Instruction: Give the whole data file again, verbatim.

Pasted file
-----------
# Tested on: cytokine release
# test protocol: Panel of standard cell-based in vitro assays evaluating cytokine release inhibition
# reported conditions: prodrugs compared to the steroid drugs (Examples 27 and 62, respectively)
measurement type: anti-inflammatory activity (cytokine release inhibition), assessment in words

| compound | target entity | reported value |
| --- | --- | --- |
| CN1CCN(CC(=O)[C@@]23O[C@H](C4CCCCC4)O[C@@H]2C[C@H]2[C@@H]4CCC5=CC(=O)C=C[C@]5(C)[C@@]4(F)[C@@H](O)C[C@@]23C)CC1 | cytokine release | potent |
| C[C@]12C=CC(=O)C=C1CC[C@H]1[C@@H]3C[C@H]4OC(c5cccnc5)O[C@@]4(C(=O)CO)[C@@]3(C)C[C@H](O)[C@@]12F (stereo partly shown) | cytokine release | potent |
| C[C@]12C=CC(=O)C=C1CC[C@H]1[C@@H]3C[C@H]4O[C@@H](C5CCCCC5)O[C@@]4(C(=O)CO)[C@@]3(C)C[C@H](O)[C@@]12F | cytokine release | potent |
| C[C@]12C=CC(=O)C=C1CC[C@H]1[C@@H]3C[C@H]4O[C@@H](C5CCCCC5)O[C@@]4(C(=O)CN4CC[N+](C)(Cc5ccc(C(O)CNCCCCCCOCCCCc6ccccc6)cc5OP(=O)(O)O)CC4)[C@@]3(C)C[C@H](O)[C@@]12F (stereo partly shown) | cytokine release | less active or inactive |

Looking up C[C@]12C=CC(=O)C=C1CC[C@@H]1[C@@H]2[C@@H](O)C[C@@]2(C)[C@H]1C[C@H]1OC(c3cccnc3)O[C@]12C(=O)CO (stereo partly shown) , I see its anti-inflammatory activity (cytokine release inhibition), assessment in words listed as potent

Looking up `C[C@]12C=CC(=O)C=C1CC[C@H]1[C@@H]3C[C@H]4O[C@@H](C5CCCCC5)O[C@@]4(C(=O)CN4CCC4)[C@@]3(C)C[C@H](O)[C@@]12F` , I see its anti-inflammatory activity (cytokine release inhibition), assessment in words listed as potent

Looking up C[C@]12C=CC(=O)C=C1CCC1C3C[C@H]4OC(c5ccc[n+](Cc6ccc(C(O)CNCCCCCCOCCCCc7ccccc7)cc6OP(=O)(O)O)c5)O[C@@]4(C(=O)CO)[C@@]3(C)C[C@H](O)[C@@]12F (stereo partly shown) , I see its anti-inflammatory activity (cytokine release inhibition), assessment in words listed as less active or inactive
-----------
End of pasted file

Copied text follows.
# Tested on: cytokine release
# test protocol: Panel of standard cell-based in vitro assays evaluating cytokine release inhibition
# reported conditions: prodrugs compared to the steroid drugs (Examples 27 and 62, respectively)
measurement type: anti-inflammatory activity (cytokine release inhibition), assessment in words

| compound | target entity | reported value |
| --- | --- | --- |
| CN1CCN(CC(=O)[C@@]23O[C@H](C4CCCCC4)O[C@@H]2C[C@H]2[C@@H]4CCC5=CC(=O)C=C[C@]5(C)[C@@]4(F)[C@@H](O)C[C@@]23C)CC1 | cytokine release | potent |
| C[C@]12C=CC(=O)C=C1CC[C@H]1[C@@H]3C[C@H]4OC(c5cccnc5)O[C@@]4(C(=O)CO)[C@@]3(C)C[C@H](O)[C@@]12F (stereo partly shown) | cytokine release | potent |
| C[C@]12C=CC(=O)C=C1CC[C@H]1[C@@H]3C[C@H]4O[C@@H](C5CCCCC5)O[C@@]4(C(=O)CO)[C@@]3(C)C[C@H](O)[C@@]12F | cytokine release | potent |
| C[C@]12C=CC(=O)C=C1CC[C@H]1[C@@H]3C[C@H]4O[C@@H](C5CCCCC5)O[C@@]4(C(=O)CN4CC[N+](C)(Cc5ccc(C(O)CNCCCCCCOCCCCc6ccccc6)cc5OP(=O)(O)O)CC4)[C@@]3(C)C[C@H](O)[C@@]12F (stereo partly shown) | cytokine release | less active or inactive |

Looking up C[C@]12C=CC(=O)C=C1CC[C@@H]1[C@@H]2[C@@H](O)C[C@@]2(C)[C@H]1C[C@H]1OC(c3cccnc3)O[C@]12C(=O)CO (stereo partly shown) , I see its anti-inflammatory activity (cytokine release inhibition), assessment in words listed as potent

Looking up `C[C@]12C=CC(=O)C=C1CC[C@H]1[C@@H]3C[C@H]4O[C@@H](C5CCCCC5)O[C@@]4(C(=O)CN4CCC4)[C@@]3(C)C[C@H](O)[C@@]12F` , I see its anti-inflammatory activity (cytokine release inhibition), assessment in words listed as potent

Looking up C[C@]12C=CC(=O)C=C1CCC1C3C[C@H]4OC(c5ccc[n+](Cc6ccc(C(O)CNCCCCCCOCCCCc7ccccc7)cc6OP(=O)(O)O)c5)O[C@@]4(C(=O)CO)[C@@]3(C)C[C@H](O)[C@@]12F (stereo partly shown) , I see its anti-inflammatory activity (cytokine release inhibition), assessment in words listed as less active or inactive